What thrills me most about my work is seeing people transform their lives in remarkable ways.
Not sudden, giant swoops that might land them on the cover of a magazine, but in steady, powerful steps that take them further into health.
They wrestle with discouragement and internal voices urging them to quit…
But they don’t.
No matter how badly things go, they get up the next day and start again, with a desire for health tugging at their souls.
This is what makes them heroes in my eyes.
No fame or glory comes from the work they do to lose weight and improve their health. The steps are tedious, and changing patterns is hard, but they follow the protocol anyway. And by doing so, they become the heroes of their own stories.
By the time patients arrive in my office, they have made numerous attempts at weight loss.
They have approached their doctor or therapist and have read every magazine article and webpage hoping to find the solution. They have tried many of the suggestions only to find that they can’t sustain them or that they don’t work.
Some recognize that the advice they have been given is ineffective, but most do not. They wind up blaming themselves because the one-size-fits-all advice they’ve been given simply doesn’t fit.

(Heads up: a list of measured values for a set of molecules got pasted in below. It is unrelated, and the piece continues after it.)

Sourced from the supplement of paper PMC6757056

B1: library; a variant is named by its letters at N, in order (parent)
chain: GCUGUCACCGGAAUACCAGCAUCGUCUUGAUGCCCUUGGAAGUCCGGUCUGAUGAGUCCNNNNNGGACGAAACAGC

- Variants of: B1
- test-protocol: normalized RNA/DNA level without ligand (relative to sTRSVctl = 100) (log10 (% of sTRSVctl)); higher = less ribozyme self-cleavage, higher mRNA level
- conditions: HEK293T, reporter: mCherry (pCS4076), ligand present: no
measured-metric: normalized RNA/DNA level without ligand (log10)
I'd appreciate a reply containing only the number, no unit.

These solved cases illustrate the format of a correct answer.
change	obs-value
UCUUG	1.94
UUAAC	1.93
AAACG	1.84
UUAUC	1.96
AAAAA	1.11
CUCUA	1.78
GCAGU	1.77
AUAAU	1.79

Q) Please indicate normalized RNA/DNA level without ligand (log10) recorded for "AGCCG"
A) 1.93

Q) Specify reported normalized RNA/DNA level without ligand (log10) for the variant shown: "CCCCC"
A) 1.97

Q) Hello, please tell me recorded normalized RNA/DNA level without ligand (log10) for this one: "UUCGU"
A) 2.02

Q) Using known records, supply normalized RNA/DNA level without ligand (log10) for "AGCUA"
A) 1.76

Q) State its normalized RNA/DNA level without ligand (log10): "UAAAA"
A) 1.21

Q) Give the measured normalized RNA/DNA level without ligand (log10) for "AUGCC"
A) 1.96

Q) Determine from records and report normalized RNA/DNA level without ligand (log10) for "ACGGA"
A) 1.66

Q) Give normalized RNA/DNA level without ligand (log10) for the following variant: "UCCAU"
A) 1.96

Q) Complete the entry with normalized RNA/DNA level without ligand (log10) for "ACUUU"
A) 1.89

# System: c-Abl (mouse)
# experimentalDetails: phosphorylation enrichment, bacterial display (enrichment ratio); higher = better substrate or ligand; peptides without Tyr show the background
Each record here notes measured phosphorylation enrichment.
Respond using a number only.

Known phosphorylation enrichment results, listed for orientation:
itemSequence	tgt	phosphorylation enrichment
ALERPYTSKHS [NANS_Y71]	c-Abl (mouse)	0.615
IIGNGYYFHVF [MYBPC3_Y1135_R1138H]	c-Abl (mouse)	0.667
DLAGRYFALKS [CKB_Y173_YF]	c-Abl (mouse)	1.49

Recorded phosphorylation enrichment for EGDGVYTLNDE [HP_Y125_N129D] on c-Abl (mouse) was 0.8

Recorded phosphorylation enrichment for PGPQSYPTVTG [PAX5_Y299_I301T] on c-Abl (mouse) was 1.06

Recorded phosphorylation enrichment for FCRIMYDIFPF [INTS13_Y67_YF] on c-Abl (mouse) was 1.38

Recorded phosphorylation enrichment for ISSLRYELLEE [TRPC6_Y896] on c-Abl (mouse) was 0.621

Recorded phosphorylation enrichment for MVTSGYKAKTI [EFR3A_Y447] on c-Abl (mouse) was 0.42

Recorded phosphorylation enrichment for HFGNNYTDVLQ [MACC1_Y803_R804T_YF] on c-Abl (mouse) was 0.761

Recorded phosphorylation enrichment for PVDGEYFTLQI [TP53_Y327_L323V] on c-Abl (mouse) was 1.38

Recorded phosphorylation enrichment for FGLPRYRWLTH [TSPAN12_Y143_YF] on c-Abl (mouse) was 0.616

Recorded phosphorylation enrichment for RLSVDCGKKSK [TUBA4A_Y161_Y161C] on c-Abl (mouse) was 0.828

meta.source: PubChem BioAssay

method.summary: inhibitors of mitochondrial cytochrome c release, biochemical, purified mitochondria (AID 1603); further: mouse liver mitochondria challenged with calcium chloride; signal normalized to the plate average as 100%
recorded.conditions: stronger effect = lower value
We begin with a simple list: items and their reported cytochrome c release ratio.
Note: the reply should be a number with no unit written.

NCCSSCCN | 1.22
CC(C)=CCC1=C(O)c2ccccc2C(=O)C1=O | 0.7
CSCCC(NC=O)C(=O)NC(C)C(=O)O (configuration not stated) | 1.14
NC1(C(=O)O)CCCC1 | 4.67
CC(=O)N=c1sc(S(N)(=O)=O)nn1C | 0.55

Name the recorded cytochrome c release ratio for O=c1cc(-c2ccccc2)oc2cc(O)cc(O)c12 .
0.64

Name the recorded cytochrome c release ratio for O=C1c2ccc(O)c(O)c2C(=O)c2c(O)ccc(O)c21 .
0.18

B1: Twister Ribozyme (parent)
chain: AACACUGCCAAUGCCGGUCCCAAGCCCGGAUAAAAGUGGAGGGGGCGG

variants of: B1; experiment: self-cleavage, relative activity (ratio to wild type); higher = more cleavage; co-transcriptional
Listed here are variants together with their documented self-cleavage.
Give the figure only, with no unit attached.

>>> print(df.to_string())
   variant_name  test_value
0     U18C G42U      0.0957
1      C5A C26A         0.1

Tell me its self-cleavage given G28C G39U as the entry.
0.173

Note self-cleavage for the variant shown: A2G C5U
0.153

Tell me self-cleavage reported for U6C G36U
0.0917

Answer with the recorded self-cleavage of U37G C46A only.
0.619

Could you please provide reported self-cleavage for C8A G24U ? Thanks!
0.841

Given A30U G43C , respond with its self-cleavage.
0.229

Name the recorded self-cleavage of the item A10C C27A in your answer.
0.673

It doesn’t fit because effective weight loss strategies need to be tailored to the unique health and lifestyle of each person. Yet despite the struggle and judgment they have endured, they are full of hope, with a fierce determination to feel better.
One of the biggest challenges they face is consistently focusing on health while navigating a matrix of responsibilities and commitments.
Bernadette was eager to move up the ladder in her highly competitive tech company. She was equally eager to lose weight, prevent health problems, and keep up with her young kids.
Recent labs showed that Bernadette was inching closer to diabetes with little room to spare.
After making some positive dietary changes, she was ready to take the next step.
With awareness that physical activity would help her reach her goals, she sifted through her options. Like many, she thought she had to commit an hour a day to a painful boot-camp style workout, or start jogging. But given her schedule, this was impossible…and frankly unappealing.
She contemplated other options, but each required more time and energy than she could spare.
Knowing she was often scheduled for meetings during her lunch hour and late into the evening, I asked her to commit to a five-minute walk once during her workday. Five minutes was just long enough to get a latte or go to the bank or get outside for a breath of fresh air. If it was raining, she could do it inside her building.
The key was she had to start today.
After rolling her eyes skeptically, she agreed to try.
This may not seem like a brave act to you. I assure you that it is.
Making a commitment to a better future brings us face to face with the fears and barriers that have stopped us in the past. These are the moments I live for!
Bernadette would have to overcome the haunting belief that five minutes wouldn’t make a difference—and face the possibility that she might fail.
She also had to cope with the fear that stepping away from her desk would decrease her productivity and impede her career trajectory. She would need to stay committed to her health, even when she didn’t feel like it.
As you can see, much was riding on Bernadette’s small, but important, commitment.